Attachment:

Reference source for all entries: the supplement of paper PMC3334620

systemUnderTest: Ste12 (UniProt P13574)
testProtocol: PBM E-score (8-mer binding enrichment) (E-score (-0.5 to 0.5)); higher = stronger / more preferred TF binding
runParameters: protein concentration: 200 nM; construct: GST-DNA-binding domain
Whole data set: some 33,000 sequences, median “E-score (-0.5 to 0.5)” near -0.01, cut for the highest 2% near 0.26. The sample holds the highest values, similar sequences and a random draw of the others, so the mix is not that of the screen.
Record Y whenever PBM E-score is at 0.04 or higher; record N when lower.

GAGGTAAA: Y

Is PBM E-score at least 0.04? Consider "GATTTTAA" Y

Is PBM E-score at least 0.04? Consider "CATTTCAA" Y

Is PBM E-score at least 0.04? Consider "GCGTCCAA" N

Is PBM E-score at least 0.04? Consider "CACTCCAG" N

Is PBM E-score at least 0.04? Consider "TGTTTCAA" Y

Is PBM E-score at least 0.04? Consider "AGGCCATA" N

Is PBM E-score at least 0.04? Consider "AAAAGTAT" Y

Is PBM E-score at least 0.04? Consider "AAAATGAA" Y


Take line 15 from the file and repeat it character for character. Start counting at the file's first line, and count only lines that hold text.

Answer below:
Is PBM E-score at least 0.04? Consider "AAAATGAA" Y